The Elder Traceur #2- Salil Maniktahla

Be Afraid! Be a Little Afraid! 

By Salil Maniktahla

One of the things we talk about a lot, or else avoid talking about entirely in our training around here is...fear. I've been thinking about fear a lot lately, and I have some breaking news for you, based on a minor epiphany I had last night: Fear Is Your Friend. It's not always your friend, and not usually right away, but yes...fear is your friend.

Allow me to explain.

When I first started training, one of my goals (almost subconsciously) was to avoid being afraid. I trained hard, I worked on techniques and learning new skills, all so that when I tried something, I wouldn't be afraid. Needless to say, this didn't go over very well in the real world. I think I was scared out of my mind the first several outdoor jams I went to.

I'm calling this first period "The Big Fear," because it can seem like everything you try is scary. Vaults, rolls, cat-hangs, rail-balancing...it's all...so...dangerous! This is totally normal for most people starting out, and my advice to you if you're in that phase is to STICK IT OUT, because...

...after a while, the Big Fear went away. I didn't even really notice its absence. I only felt more confident, more relaxed. But still, now and again, I'd get scared. I'd see a big move that someone very skilled could pull off the first time, and I just wouldn't have the cojones to try it. It was too far beyond my training and where I was at that moment. Later, if and when I'd progressed to the proper point, I'd try and work on that thing...then.

This happens to each of us, all the time, I expect. We all know someone who's just so damn good that it's both amazing and also a little demoralizing to watch them work out and train. You see them pull off that fantastic jump, that flip, that move that you just know you can't do, and it blows your mind. God, you think. I wish I could do that.

Then you get back to your regularly scheduled training and try not to dwell on their super-mutant freakazoid awesomeness too much, because it hurts your ego a little. "Man, if I'd just started training about ten years earlier, maybe I could do that kind of stuff, too," I'd sometimes think to myself (or say out loud, for those of you who stand next to me on a regular basis and feel like calling me out).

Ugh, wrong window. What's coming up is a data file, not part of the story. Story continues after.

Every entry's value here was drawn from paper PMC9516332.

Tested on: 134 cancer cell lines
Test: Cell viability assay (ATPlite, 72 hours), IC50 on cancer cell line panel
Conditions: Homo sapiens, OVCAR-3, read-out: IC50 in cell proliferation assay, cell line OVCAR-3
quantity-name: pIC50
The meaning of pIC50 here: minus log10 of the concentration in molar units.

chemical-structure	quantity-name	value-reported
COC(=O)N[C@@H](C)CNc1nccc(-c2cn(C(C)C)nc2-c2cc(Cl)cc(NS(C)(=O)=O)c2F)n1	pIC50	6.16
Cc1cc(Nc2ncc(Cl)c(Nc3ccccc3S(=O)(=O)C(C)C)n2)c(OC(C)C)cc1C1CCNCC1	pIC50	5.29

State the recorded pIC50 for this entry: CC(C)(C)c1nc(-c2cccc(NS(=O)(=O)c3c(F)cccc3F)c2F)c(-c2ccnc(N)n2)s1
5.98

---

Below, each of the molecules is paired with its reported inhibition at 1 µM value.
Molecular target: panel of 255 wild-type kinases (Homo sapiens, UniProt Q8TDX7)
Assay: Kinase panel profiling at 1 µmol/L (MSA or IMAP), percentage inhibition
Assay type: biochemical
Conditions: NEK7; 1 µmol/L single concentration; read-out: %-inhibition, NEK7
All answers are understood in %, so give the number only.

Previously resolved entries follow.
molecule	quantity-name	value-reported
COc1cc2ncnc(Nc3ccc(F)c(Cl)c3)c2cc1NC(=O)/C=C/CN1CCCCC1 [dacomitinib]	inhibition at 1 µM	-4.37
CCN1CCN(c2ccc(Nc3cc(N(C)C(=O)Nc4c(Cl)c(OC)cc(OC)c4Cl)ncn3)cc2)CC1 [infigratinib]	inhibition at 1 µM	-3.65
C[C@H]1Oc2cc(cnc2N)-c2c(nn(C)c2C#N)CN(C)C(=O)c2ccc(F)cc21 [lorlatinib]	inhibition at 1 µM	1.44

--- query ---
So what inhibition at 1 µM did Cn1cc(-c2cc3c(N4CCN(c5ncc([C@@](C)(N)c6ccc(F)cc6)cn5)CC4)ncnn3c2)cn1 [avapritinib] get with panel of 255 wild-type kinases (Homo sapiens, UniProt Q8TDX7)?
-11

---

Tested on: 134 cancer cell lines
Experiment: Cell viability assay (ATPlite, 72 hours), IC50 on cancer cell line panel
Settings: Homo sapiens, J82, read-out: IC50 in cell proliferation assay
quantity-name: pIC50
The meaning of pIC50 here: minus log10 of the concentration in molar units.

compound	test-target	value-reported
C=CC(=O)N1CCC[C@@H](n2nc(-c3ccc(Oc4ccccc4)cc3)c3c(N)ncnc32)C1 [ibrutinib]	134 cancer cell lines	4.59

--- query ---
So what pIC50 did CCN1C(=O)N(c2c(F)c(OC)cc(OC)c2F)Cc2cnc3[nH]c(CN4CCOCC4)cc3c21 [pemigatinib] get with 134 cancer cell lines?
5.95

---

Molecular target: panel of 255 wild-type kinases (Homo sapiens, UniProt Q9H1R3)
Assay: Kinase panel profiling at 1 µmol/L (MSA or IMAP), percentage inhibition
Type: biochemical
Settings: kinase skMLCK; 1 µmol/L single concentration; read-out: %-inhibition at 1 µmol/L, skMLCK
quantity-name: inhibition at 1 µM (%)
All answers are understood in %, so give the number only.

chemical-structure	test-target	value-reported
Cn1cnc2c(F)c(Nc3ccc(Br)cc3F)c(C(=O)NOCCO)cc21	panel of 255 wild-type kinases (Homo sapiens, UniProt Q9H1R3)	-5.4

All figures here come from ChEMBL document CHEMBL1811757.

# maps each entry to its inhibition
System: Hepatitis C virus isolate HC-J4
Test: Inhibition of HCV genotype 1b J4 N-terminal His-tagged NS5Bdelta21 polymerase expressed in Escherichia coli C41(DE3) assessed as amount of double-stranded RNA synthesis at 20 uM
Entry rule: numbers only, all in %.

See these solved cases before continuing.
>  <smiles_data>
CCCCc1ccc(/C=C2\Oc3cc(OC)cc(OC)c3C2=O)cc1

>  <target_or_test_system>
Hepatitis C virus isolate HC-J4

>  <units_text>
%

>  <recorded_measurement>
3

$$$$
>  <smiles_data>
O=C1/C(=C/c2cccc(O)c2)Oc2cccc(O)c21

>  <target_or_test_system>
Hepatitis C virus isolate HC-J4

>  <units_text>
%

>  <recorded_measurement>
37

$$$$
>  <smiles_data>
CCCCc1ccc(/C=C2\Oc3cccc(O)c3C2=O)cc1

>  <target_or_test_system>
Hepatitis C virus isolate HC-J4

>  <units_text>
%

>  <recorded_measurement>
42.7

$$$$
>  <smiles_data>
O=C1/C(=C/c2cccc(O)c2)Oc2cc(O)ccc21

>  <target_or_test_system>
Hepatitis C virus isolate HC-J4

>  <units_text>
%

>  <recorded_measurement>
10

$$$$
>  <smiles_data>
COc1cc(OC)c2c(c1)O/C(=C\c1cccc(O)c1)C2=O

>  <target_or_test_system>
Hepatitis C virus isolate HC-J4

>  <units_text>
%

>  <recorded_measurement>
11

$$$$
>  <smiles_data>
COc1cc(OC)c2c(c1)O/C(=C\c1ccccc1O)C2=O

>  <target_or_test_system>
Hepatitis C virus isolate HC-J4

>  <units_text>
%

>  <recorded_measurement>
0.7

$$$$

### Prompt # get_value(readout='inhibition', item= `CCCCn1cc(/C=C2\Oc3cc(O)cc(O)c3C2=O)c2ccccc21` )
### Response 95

I'm calling that part the "Can't Do That, But I Can Avoid It" fear. It's characterized by a strange sort of rationalization process. Any advanced move that seems too hard (or in reality is kind of scary) is something you find ways to avoid. If you're not careful, you can wind up only focusing on things you already know and feel comfortable with. Doing this, you can get stuck in a rut, and never even feel like you're doing anything wrong. If you regularly think things like, "That looks cool, but it's totally outside my skill level," or "I'm really not good at the low-level skill that leads up to that bad-ass one, so yeah, no way."

One of the things I've learned since I've started training in parkour is what I call "Fear of the Real." Have you ever pulled off a move in a gym or a controlled environment, and then you got out into the "real world" and that same move...that same darn move!...had you beat?

Once, I was with some friends climbing around on rocks in Great Falls, VA. There's a great spot for cat leaps. The jump isn't far at all, the vertical drop is maybe 4 feet...but all of us who stood at the edge of the rock formation got scared.

Why?

It wasn't too hard. It was too real. Clearly, failing this jump had some dire consequences: you'd fall onto the jagged tumble of boulders below you and at the very least twist an ankle. Possibly you'd break an arm. Possibly...you'd die.

Another example: recently, one of the instructors at the gym set up a "Ninja Warrior"-style obstacle course. None of the moves were overly difficult, but one involved a leap to a pullup bar from a small box. Total distance was under 5 feet, definitely. It was easily within range of my jumping ability, and I knew that rationally, but it wasn't something we'd practiced much. I didn't know how it would feel, how my body would feel, how I would recover if I missed. Again, the consequences were too real.

How do you overcome Fear of the Real? You take a deep breath, and you go ahead and do the move. Again, scaling and progressions help a lot. You might try a shorter leap to the obstacle first, and get your confidence up. You might do that repeatedly. You might try jumping to another obstacle that's closer, and then working your way to the larger jump. But at some point, you do ultimately have to simply face it and try for yourself.

What I'm realizing now is that being a little afraid (not terrified, not paralyzed, but slightly afraid) is a good thing. It keeps you moving, and tells you you're right at the edge in your training. It's a great gauge for how hard you're pushing yourself overall. If you can't move, if you freeze up, you're too afraid. Try something else. But come back once you can move again and push yourself. Try it again!

Make it your mantra. Be Afraid! Be Just A Little Afraid!

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Written by Janine   
Monday, 26 October 2009 19:01
Last Updated on Monday, 13 December 2010 21:49